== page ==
New park coming as new plan for neighborhood comes together

 What used to be a place people tried to avoid will soon be a place people want to go. The nearly empty lots between Madison, Martin Luther King Jr. Dr, and 13th and 14th streets in Paducah are turning into a health park. 

William Conner has lived in the neighborhood for nearly a decade, He said he welcomes the change, especially for the kids in the area. 

“They won’t have to play out in the streets,” Conner said. “You know, children don’t have anywhere to go. There’s plenty of room, it’s an ideal place.”

Parks Services Director Mark Thompson said it’s a unique partnership, called the Purchase Area Connections for Health, that’s making it happen in the Fountain Avenue Neighborhood. 

The park is to be developed on the city-owned property. The partnership includes core agencies the city of Paducah, United Way of Paducah-McCracken County, Baptist Health Paducah, Lourdes Hospital, and the Purchase District Health Department.

At the meeting, the Paducah Board of Commissioners introduced an ordinance to accept an Investing in Kentucky’s Future grant for the park in the amount of $400,000 from the Foundation for a Healthy Kentucky. The grant requires a cash match of $200,000, which will be satisfied through a 2014 Land and Water Conservation Fund grant in the amount of $75,000, its cash match in the amount of $75,000, and donations of $25,000 each from the two hospitals.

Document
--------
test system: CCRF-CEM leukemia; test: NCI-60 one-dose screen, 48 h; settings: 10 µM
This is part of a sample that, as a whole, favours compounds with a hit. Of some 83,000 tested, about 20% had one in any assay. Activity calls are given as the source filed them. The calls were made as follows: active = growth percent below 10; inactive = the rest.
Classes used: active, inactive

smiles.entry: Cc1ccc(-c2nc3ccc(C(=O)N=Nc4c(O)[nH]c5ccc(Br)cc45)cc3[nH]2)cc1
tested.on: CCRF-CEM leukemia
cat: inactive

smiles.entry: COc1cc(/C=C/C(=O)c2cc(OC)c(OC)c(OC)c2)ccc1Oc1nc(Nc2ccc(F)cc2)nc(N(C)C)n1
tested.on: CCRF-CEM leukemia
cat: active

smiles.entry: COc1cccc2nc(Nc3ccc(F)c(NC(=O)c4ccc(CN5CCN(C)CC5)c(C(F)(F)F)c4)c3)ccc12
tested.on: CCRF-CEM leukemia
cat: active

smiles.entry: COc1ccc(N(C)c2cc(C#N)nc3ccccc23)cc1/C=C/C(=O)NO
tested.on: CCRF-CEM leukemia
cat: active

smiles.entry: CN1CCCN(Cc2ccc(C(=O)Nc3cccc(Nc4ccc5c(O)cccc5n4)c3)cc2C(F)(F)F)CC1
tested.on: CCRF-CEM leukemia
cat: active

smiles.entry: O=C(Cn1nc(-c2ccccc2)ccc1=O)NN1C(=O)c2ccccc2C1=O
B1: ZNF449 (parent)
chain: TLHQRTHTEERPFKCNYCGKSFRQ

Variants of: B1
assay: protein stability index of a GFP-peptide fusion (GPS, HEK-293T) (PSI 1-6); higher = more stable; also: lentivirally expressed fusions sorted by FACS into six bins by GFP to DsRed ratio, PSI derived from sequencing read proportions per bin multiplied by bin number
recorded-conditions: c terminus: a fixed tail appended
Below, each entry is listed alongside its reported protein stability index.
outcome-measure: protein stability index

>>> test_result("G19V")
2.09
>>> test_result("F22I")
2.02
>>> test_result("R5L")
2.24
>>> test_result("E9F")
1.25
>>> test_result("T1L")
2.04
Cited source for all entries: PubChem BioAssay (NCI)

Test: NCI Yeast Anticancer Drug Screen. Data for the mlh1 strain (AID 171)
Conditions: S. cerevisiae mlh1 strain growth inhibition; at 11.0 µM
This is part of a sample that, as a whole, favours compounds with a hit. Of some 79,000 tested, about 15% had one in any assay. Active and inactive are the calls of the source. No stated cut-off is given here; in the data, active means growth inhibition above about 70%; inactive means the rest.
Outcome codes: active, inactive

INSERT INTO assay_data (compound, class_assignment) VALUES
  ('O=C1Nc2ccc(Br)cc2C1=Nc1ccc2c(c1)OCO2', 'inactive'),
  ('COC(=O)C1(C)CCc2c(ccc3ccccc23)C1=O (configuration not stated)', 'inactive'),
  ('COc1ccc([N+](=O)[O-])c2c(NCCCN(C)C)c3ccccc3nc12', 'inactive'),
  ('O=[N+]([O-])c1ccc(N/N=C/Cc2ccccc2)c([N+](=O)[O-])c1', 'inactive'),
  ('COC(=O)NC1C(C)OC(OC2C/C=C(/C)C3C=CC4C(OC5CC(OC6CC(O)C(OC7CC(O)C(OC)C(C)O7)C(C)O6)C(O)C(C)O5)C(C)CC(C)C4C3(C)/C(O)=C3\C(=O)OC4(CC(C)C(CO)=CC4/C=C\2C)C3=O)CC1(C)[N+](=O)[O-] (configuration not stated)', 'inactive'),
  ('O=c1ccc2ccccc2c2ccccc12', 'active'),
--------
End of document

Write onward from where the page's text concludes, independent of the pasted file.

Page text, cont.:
A fundraising campaign for this park will be initiated by members of the partnership to fully fund the construction of the park. At this time, more than $600,000 is available to start the first phase of the park.

Currently, the area is a blank slate. The city’s community garden is there, and an updated version is included in the new plans. Thompson said the difference between the park and others is it’s purpose. The park is a health park. The theme is to provide a venue for local schools, the parks department, and other agencies to educate the public, especially young people, about proper diet and exercise. 

Plans include an open field, a third of a mile walking trail, an inclusive playground, a spray pad and outdoor performance area, outdoor fitness equipment, and picnic areas. 

In the future there would be public restrooms, and the end of the park facing MLK Drive would include retail and professional office space for medical clinics and related agencies with upper-story living.

The engineering design for the park should be complete next spring, with the first phase of construction expected to begin in the summer of 2016.

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